Many American businesses are already facing disruptions in sales and supply chains as the trade war is setting in. Though U.S. tariffs were supposed to help its businesses, exporters are expected to be negatively affected by them.
Due to the anticipated spike in the price of steel and aluminum, companies that use those raw materials are expecting their cost of production to rise. Meanwhile, due to foreign countries’ retaliatory tariffs, U.S. companies are anticipating higher costs in shipping and lower demand from international customers.
Some main industries and companies to take note of are Harley-Davidson (HOG - Free Report) , the U.S. soybean business, and German motor companies. Let’s take a closer look.
Harley-Davidson Inc., a motorcycle maker, is afflicted by both the U.S. tariffs on steel and aluminum and the European Union’s retaliatory tariffs.
U.S. tariffs on steel and aluminum could increase the company’s bill for raw materials by as much as $20 million this year. In addition to that, the 31% tariffs the E.U. enacted would raise the cost of each bike it ships from the U.S by about $2,200.
In response to that, Harley said it will have to shift production of some cycles overseas to offset E.U. tariffs. This will cost as much as $100 million annually, but with its lowly position in the trade war, the company doesn’t have much choice.
Last Friday, the U.S. imposed tariffs on $34 billion worth of imported Chinese machinery, auto parts, medical devices, and other goods. In response, China said it is going to immediately impose equivalent tariffs that would cover 545 categories of U.S. products—including soybeans.
Soybean farmers are now facing plunging prices. Paul Burke from the U.S. Soybean Export Council told The Wall Street Journal that Chinese importers have mostly stopped buying U.S. soybeans. China imported about $14 billion in U.S. soybeans last year, making soybeans the top item targeted by China’s proposed tariffs, according to Wind Information via the WSJ.
Germany’s Mercedes-maker Daimler (DDAIF - Free Report) and BMW (BAMXF - Free Report) sell U.S.-made sport utility vehicles in China. Starting last Friday, those vehicles were subject to a 40% tariff.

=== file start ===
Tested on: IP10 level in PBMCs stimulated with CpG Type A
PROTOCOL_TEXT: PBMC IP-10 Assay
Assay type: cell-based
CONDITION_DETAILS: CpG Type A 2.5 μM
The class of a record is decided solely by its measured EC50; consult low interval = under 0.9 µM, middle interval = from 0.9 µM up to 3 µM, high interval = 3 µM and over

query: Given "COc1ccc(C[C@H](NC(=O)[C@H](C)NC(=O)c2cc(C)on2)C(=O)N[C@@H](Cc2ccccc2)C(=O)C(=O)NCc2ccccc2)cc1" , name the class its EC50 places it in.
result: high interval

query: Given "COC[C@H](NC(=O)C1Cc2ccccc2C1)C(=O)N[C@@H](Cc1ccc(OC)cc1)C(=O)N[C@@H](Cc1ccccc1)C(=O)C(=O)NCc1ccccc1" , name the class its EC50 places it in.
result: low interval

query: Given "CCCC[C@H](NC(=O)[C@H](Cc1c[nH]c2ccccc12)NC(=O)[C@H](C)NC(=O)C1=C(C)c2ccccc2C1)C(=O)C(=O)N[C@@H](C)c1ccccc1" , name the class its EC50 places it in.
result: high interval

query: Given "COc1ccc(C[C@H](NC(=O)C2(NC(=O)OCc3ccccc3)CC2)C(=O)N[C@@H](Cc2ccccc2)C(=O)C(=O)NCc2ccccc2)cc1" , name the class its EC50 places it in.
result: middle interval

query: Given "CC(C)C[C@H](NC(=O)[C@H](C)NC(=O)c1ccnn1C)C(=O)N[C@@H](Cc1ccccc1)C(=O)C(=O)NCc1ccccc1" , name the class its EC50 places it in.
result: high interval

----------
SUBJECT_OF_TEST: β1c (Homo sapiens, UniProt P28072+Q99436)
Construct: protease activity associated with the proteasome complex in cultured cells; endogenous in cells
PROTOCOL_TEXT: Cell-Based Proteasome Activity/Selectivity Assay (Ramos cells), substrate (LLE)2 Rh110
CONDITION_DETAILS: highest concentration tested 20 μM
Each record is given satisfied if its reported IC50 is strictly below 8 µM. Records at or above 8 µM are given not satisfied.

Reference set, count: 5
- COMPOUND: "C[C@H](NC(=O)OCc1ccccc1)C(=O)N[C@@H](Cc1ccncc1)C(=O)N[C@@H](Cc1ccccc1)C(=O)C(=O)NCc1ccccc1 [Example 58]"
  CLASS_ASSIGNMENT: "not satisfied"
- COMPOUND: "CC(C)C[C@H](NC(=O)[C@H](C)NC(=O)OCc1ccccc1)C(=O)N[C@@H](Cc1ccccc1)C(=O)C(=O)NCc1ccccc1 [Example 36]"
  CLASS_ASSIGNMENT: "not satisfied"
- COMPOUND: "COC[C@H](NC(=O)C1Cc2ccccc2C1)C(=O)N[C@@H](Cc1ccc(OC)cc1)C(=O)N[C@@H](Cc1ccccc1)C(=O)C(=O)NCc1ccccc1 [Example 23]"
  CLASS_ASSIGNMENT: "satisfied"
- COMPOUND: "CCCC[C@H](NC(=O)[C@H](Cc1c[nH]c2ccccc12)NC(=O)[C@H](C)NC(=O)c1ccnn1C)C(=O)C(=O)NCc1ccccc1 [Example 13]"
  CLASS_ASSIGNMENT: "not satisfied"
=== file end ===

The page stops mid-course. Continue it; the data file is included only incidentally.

These motor companies, along with Ford (F - Free Report) and Tesla (TSLA - Free Report) of the U.S., are expected to be most affected from the tariffs as they export a large amount of their vehicles to China.
BMW and Daimler are particularly vulnerable to this tit-for-tat U.S. – China trade war. Both companies have huge factories in the southern U.S., with thousands of employers that build vehicles for export to China and Europe.
The tariffs leave the companies with two choices: raise the price for customers in China or absorb the added costs. Though possible long-term plans include shutting down a plant or shifting production to other markets, such plans take years to plan and require even more additional cost. All in all, these auto companies surely are on the losing front of the trade war.
As of now, Trump is planning on a second round of tariffs on an additional $16 billion worth of goods, which will probably go into effect in August.
According to The Wall Street Journal, China experts think that the two main sides of this trade war—China and the U.S.—are likely to start negotiations again when the impact of tariffs become too big, and markets begin to react.
U.S. manufacturers will face tough decisions in coming months over whether to raise prices for their consumers or cover the higher costs themselves. As long as there is a possibility for more tariffs on imports from China, U.S. manufacturers will most likely halt their investments on domestic supply chains.
However, there is always a level of uncertainty regarding how the tariff dispute will actually turn out—causing decision making to be even more difficult for these companies.
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